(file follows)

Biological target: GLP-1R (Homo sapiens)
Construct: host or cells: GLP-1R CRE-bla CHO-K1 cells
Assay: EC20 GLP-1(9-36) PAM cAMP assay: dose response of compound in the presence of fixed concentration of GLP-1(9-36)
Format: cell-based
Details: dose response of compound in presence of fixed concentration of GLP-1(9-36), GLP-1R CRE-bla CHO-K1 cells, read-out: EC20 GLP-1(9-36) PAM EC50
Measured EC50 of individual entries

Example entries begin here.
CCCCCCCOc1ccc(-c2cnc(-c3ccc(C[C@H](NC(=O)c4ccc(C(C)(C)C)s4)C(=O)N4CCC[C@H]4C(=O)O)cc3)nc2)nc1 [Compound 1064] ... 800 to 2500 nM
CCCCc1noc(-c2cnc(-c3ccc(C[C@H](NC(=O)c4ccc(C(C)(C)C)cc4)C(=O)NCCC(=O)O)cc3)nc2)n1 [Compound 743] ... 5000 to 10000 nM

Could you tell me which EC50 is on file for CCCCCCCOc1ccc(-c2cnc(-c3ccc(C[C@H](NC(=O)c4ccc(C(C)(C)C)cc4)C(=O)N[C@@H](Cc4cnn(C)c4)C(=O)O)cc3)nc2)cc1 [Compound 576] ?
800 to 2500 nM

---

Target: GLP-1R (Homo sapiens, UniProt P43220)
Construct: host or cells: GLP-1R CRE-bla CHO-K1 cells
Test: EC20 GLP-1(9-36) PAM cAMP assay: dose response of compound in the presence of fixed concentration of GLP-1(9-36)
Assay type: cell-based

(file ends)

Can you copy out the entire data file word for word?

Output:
Biological target: GLP-1R (Homo sapiens)
Construct: host or cells: GLP-1R CRE-bla CHO-K1 cells
Assay: EC20 GLP-1(9-36) PAM cAMP assay: dose response of compound in the presence of fixed concentration of GLP-1(9-36)
Format: cell-based
Details: dose response of compound in presence of fixed concentration of GLP-1(9-36), GLP-1R CRE-bla CHO-K1 cells, read-out: EC20 GLP-1(9-36) PAM EC50
Measured EC50 of individual entries

Example entries begin here.
CCCCCCCOc1ccc(-c2cnc(-c3ccc(C[C@H](NC(=O)c4ccc(C(C)(C)C)s4)C(=O)N4CCC[C@H]4C(=O)O)cc3)nc2)nc1 [Compound 1064] ... 800 to 2500 nM
CCCCc1noc(-c2cnc(-c3ccc(C[C@H](NC(=O)c4ccc(C(C)(C)C)cc4)C(=O)NCCC(=O)O)cc3)nc2)n1 [Compound 743] ... 5000 to 10000 nM

Could you tell me which EC50 is on file for CCCCCCCOc1ccc(-c2cnc(-c3ccc(C[C@H](NC(=O)c4ccc(C(C)(C)C)cc4)C(=O)N[C@@H](Cc4cnn(C)c4)C(=O)O)cc3)nc2)cc1 [Compound 576] ?
800 to 2500 nM

---

Target: GLP-1R (Homo sapiens, UniProt P43220)
Construct: host or cells: GLP-1R CRE-bla CHO-K1 cells
Test: EC20 GLP-1(9-36) PAM cAMP assay: dose response of compound in the presence of fixed concentration of GLP-1(9-36)
Assay type: cell-based